by Lisa McGrimmon
Have you ever had one of those moments when you get a new book, you open it up, and you can't settle yourself to start reading at the first page because you're so excited about what's in the book.
You just can't stop flipping from page to page?
That's how I felt when Handmade Packaging Workshop arrived at my house.
If you're looking for inspiration and lots of examples of beautiful, professional looking packaging that is either handmade or fits a handmade aesthetic, then this is the book for you.
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When I say the examples in this book are either handmade or "fit a handmade aesthetic", what I mean is that the majority of the examples have handmade elements, but a few are not handmade but have a look that suits handmade products.
The author has rated each example in the book to show the degree to which it is handmade. She outlines the processes used to create each example so you know, in general, how the designer achieved a particular look and feel.
Before I get too far into this review, I need to clarify what this book does not cover.
This book is not a collection of step-by-step projects for creating different types of handmade packaging.
The book does contain some basic overviews of processes commonly used to create packaging, including:
However, that information is just an overview and not detailed enough for a beginner to jump in and start using the techniques.
The goal of this book is not to provide a series of packaging tutorials that you can follow step-by-step.
What the book does present beautifully, is a huge array of examples of great packaging that is highly suitable for handmade products. The author uses a "case study" approach, and her main focus is providing inspiration, not tutorials.
That's perfectly fine with me because inspiration is what I was looking for in this book. I can find in-depth instructions elsewhere if I want to try a specific technique. However, I wanted to mention this fact because the book's title may give you the idea that it includes tutorials when, in fact, it is an inspiration and case study book.
So, now you know exactly what you're getting if you decide to order the book for yourself.
If you're the kind of person who is good at looking at something, taking inspiration and then figuring out for yourself how to make something that is perhaps similar but uniquely yours (which I assume many of you are since you sell your own crafts) then you'll get a lot out of this book.
If you are handy with graphics editing software (which I assume some of you are but many more are not) then you'll be in a better position to jump in and create your own packaging projects.
I do know my way around Illustrator and Photoshop, so when I read this book, I couldn't wait to fire up the software and start experimenting. However, I realize many people don't have a comfort level with graphics editing software, so I want to try to look at the book from that perspective as well.
In my opinion, if you're looking for ideas for packaging for your own crafts, but you're not handy with graphics editing programs, you will still get value from this book. To create your own packaging, depending on the techniques you decide to use, you might need to outsource some of the work required in order to create your vision.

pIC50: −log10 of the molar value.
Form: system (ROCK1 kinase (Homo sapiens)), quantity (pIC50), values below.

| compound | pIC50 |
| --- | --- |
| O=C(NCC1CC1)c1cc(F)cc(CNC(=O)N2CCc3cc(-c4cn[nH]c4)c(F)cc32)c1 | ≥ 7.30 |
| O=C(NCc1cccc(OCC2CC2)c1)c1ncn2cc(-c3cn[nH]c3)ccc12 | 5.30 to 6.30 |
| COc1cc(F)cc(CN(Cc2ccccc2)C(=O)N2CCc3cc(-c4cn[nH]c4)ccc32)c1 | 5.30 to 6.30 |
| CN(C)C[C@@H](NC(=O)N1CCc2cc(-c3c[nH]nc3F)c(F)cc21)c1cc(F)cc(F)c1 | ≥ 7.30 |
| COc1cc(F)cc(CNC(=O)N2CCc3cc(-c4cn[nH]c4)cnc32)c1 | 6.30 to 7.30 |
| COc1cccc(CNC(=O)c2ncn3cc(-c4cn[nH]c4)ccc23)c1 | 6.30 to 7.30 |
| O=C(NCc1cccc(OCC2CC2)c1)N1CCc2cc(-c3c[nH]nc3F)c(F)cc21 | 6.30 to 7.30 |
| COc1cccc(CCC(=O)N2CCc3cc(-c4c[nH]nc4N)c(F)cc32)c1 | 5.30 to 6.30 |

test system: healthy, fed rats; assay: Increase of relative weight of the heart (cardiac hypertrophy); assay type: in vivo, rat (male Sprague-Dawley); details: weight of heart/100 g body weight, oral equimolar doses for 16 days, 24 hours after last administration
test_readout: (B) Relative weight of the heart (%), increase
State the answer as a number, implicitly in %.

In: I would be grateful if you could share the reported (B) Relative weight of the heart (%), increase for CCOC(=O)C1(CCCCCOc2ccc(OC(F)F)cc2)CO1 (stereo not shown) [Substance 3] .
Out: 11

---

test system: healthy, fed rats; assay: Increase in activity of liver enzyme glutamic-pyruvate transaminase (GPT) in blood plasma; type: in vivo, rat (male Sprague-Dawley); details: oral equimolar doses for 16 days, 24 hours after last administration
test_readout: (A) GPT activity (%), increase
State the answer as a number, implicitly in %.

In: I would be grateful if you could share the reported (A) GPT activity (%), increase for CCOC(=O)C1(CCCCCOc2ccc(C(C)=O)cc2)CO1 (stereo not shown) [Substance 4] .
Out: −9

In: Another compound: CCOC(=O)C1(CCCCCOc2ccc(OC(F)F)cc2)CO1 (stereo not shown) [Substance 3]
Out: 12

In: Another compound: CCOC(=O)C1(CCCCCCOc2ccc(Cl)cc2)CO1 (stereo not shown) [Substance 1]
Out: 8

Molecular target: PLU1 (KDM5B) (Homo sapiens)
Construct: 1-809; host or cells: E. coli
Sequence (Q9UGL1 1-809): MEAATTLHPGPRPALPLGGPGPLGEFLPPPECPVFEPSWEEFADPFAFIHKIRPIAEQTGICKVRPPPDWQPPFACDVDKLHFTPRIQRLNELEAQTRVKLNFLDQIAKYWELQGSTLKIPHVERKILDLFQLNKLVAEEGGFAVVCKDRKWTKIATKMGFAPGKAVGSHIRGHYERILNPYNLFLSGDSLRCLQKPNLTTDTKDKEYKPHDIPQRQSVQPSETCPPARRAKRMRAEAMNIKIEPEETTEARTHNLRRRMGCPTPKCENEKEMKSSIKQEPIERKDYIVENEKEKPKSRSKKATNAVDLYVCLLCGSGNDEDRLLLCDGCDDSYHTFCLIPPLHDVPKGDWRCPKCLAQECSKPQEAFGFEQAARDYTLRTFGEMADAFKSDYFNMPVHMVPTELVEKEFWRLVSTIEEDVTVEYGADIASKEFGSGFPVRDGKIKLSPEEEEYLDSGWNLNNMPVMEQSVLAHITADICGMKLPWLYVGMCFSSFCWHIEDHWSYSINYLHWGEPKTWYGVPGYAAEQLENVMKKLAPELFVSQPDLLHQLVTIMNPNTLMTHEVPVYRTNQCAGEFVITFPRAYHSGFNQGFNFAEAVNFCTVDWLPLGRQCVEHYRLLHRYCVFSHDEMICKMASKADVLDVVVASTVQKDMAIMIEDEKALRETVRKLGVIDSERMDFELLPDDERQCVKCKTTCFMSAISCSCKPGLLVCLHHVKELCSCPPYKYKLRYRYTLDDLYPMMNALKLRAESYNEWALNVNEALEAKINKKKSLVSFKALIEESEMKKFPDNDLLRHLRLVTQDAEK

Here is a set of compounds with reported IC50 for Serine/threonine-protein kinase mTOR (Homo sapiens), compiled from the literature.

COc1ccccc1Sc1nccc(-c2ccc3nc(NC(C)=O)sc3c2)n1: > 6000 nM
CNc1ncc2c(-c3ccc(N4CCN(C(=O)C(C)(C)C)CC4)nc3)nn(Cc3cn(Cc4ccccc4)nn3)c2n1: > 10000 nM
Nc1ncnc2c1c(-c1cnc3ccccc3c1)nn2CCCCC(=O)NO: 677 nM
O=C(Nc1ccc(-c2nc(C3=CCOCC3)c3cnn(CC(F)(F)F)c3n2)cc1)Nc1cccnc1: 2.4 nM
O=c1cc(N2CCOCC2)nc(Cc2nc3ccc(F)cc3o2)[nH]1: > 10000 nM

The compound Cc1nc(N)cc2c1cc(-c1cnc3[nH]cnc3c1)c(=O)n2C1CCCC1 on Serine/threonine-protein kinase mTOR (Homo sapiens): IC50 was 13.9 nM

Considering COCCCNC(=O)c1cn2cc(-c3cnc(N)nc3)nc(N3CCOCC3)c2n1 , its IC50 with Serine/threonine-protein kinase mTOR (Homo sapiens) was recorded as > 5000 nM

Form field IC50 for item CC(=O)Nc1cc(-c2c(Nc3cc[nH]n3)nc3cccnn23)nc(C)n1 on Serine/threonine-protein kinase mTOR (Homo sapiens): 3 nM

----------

If there's a specific look you want, but you can't create it yourself, it just means you'll need to find a design that evokes that feel elsewhere, and you shouldn't have to break the bank to do that.
You can find reasonably priced patterns and images on stock image sites that could be printed and used for packaging, or perhaps a college design student or even a mature high school student who is creative and good with graphics software could put together the exact look you want for an affordable price.
The examples in the book can help you flesh out your own packaging needs and give you a sense of what you can create with a few, often simple and inexpensive materials. If you're not able to create the design yourself, the examples in the book will help you communicate what you like with the person who does create your packaging design.
This book completely changed my mind about the value of taking time to add beautiful packaging to handmade products. Before, I felt it added unnecessary time to the production process (read more about my little epiphany here).
After reading Handmade Packaging Workshop I am convinced that packaging, done well, can be considered part of the product design, and if it raises the perceived value of the product, increases sales, and allows you to sell at a more profitable price, then the additional time is time well spent.
The book is full of information. Inside, you'll find chapters on:
People who want to create packaging for handmade items and know their way around graphics editing software (you don't have to be a pro - you can do some great things with a few basic skills) will completely adore this book and be able to create their own designs inspired by case studies in the book.
People who want to create packaging for handmade goods and don't know their way around graphics editing software will also get a lot of value from this book. It should give you ideas about different types of packaging that could work for your products and how those decisions impact customers' perception of your products.
You will be able to create your own packaging inspired by case studies in this book, but you might need to buy some stock image designs or enlist the help of someone who has some familiarity with graphics editing software.
People who are looking for step-by-step handmade packaging tutorials won't find that in this book. The book is fantastic, but it is not tutorial-based.
For me, Handmade Packaging Workshop was a great purchase, and I know it is a resource that I will refer back to many times.